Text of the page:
Clerical cispontine readers who receive copies of the catalogues of church suppliers should not discard unread the offering from DM Hays. It contains a hilarious paragraph clearly dictated at the point of a gun by the lawyers of "the market leaders", Hayes and Finch. DMH had compared the prices they charge for the substance called British Wine, which is not reckoned to be valid matter for the Holy Eucharist, with H&F's prices for canon-compliant 'real' altar wine. The latter, as I understand it, is guaranteed pure fermented fruit of the grape, in which the 15% or so alcoholic content needed to keep the wine in an opened bottle from going "off" is secured by adding alcohol itself distilled from wine, so that the entire product is truly fermented grape juice.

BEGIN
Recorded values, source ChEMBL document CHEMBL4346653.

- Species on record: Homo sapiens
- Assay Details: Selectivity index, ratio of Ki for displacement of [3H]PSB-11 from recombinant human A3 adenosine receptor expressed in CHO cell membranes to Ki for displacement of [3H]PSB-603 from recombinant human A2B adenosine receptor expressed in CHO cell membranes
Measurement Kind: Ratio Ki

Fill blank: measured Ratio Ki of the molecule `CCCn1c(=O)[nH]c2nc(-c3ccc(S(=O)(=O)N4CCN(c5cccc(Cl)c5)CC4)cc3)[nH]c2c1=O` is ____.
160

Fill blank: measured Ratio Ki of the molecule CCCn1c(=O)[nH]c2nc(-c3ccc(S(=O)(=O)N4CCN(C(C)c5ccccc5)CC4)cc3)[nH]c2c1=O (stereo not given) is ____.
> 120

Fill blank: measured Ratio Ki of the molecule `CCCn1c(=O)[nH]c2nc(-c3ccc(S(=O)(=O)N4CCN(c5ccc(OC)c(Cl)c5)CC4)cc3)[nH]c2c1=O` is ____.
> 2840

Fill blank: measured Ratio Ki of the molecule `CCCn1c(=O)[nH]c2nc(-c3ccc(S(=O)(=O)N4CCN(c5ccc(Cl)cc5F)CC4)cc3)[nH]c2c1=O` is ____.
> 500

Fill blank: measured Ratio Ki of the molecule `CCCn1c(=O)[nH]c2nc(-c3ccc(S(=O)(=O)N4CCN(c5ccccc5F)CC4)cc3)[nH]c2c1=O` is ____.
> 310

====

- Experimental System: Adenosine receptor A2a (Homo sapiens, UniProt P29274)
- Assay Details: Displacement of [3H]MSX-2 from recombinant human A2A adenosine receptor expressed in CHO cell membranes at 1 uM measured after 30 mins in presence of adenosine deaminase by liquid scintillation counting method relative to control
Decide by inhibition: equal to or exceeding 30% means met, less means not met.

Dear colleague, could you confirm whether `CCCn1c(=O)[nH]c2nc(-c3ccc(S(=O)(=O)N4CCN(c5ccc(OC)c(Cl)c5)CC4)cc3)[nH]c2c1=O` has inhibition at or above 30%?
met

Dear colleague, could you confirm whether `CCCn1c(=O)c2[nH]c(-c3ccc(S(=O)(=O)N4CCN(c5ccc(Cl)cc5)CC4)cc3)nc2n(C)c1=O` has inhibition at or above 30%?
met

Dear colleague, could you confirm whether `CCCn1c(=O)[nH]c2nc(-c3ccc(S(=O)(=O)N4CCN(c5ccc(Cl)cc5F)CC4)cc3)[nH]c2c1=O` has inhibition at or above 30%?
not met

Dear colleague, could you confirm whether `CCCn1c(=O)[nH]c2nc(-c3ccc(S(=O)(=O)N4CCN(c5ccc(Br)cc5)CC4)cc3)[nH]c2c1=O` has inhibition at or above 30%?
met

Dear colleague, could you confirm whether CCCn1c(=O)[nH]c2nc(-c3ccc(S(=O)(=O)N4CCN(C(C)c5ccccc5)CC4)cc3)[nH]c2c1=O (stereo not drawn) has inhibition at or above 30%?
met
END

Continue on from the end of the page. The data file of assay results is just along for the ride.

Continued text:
I have been disquieted to see bottles of 'British wine' in some quite respectable sacristies ..."British Ruby wine" and that sort of thing. Fathers: if it is called "British Wine" it SHOULD NOT BE USED AT THE ALTAR. "English Wine" is a quite different substance, made in English vineyards, and is true wine. But, to be absolutely sure that what you are using is wine without invalidating additives, ALWAYS use wine which states on the label that it is certified by church authorities to confom to the Code of Canons of 1983.
It's dearer but it's valid matter.